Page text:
order.)

How should the book be used?

There are various ways of using the book. If you

know that you have problems with particular

points of grammar, then you can start with the

relevant units. The contents list and index will help

you find what you want. Or you can do the Starting

test (see page viii) and then use the results to decide

which parts of the book to concentrate on. Or you

can start at the beginning of the book and work

through to the end, although the grammar topics

are not ordered according to their level of difficulty.

When you study a unit, start with the

explanation page and then go on to the exercises.

Often you can study a part of the explanation and

then do one of the exercises. The letter after each

exercise title, e.g. (A), tells you which part of the

explanation the exercise relates to. If you have made

mistakes in your answers to the exercises, look back

at the explanation.

Key to symbols

What about the tests?

There are 25 tests at intervals through the book. You can do a test after you have

worked through a group of units. At the beginning of each test you are told which

units are being tested.

The tests do two things. Firstly, they enable you to find out how well you have

mastered the grammar. (If you get things wrong, you can go back to the relevant

unit or part of a unit.) Secondly, the tests give you practice in handling exam-type

questions. Many of the test questions are similar to those used in the Cambridge

First Certificate Use of English Paper.

What's the best way to learn grammar?

It is usually more effective to look at examples of English rather than to read

statements about it. The explanations of grammar in this book are descriptions of

how English works; they are a guide to help you understand, not 'rules' to be

memorized. The important thing is the language itself. If you are learning about the

present perfect continuous, for example, it is helpful to memorize a sentence like

We've been waiting here for twenty minutes and to imagine a situation at a bus stop

like the one in Unit 16A. The explanation - that the action happens over a period of

time lasting up to the present - is designed to help towards an understanding of the

grammar point. It is not intended that you should write it down or memorize it.

Active learning will help you more than passive reading, so it is important

to do the exercises and to check your answers.

Another way of actively learning grammar is to write down sentences you see

or hear which contain examples of the grammar you are studying. You may come

across such sentences in English books or newspapers, on television or on the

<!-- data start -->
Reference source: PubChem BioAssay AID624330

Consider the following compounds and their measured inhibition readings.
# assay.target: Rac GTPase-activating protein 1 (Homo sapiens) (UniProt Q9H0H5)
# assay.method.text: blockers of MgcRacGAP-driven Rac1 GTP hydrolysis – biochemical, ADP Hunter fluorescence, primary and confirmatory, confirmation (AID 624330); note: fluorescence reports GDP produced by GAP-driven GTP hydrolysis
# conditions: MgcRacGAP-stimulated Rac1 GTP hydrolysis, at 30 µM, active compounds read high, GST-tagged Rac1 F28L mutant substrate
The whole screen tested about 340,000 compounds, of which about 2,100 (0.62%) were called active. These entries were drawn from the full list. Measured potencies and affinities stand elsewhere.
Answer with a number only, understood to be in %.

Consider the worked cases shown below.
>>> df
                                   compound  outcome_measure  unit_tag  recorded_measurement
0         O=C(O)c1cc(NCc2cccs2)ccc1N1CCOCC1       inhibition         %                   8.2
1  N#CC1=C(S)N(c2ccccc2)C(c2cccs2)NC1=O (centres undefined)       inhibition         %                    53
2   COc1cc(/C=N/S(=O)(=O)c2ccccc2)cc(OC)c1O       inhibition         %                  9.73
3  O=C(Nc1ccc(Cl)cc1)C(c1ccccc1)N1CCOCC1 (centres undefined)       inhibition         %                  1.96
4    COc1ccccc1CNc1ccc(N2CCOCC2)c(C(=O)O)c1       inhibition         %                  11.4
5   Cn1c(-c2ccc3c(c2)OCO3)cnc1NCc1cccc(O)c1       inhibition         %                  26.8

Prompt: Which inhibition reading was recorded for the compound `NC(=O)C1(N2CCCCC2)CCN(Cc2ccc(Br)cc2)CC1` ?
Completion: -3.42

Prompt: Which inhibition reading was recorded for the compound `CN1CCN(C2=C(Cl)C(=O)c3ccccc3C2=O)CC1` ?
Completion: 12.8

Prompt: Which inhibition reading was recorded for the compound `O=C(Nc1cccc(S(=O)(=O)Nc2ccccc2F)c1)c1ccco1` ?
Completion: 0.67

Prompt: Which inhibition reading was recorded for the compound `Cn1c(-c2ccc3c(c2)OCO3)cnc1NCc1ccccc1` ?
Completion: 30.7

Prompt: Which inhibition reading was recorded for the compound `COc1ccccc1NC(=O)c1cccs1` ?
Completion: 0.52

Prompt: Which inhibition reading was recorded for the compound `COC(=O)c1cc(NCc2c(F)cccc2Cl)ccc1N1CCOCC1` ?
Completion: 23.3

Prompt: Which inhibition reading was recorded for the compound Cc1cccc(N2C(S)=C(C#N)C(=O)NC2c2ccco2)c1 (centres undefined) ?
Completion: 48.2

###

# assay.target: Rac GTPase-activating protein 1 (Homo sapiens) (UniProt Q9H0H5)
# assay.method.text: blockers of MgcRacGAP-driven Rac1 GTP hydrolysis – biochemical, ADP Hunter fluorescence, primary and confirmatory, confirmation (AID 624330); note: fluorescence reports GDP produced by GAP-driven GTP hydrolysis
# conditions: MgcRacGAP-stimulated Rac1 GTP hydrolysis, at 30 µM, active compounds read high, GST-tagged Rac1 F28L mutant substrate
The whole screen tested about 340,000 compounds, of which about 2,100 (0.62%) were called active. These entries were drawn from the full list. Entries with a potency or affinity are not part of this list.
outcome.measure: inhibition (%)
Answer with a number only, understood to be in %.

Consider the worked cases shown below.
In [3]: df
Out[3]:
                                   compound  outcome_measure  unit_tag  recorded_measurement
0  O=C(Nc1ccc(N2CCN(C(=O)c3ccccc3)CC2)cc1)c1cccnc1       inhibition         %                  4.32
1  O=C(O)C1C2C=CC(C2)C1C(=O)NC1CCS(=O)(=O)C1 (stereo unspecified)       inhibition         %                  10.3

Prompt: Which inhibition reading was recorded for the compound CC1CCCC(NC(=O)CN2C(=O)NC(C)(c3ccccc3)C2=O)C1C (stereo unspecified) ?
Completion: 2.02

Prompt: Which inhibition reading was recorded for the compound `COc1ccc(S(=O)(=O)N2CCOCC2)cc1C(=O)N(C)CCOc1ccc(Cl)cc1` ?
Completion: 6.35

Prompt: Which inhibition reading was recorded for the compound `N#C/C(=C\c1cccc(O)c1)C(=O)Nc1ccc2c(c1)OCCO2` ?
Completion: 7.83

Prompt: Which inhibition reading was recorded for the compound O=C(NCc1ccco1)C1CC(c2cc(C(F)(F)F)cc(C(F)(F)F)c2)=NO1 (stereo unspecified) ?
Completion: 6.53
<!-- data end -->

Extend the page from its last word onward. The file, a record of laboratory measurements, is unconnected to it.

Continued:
Internet. You may meet English speakers. For example, someone may ask you How

long have you been living here? Later you could note down this sentence as a useful

example of the present perfect continuous. It is also a good idea to collect examples

with a personal relevance like I've been learning English for three years.

The symbol / (oblique stroke) between two words means that either word is

possible. I may/might go means that / may go and I might go are both possible. In

exercise questions this symbol is also used to separate words or phrases which need

to be used in the answer.

Brackets ( ) around a word or phrase mean that it can be left out. There's (some)

milk in the fridge means that there are two possible sentences: There's some milk in

the fridge and There's milk in the fridge.

The symbol ~ means that there is a change of speaker. In the example How are you?

~ I'm fine, thanks, the two sentences are spoken by different people.

The symbol > means that you can go to another place in the book for more

information. > 7 means that you can find out more in Unit 7.

The symbol ► in an exercise means an example.

 

 

Who is this book for?

Oxford Practice Grammar is for students of English

at a middle or 'intermediate' level. This means

students who are no longer beginners but who are

not yet expert in English. The book is suitable for

those studying for the Cambridge First Certificate

in English. It can be used by students attending

classes or by someone working alone.

What does the book consist of?

The book consists of 153 units, each on a

grammatical topic. The units cover the main areas

of English grammar. Special attention is given to

those points which are often a problem for learners:

the meaning of the different verb forms, the use of

the passive, conditionals, prepositions and so on.

Many units contrast two or more different

structures such as the present perfect and past

simple (Units 14-15). There are also a number of

review units. The emphasis through the whole

book is on the meaning and use of the forms in

situations. Most units start with a dialogue, or

sometimes a text, which shows how the forms are

used in a realistic context.

There are also 25 tests. These come after each

group of units and cover the area of grammar dealt

with in those units.

Each unit consists of an explanation of the

grammar point followed by a number of exercises.

Almost all units cover two pages. The explanations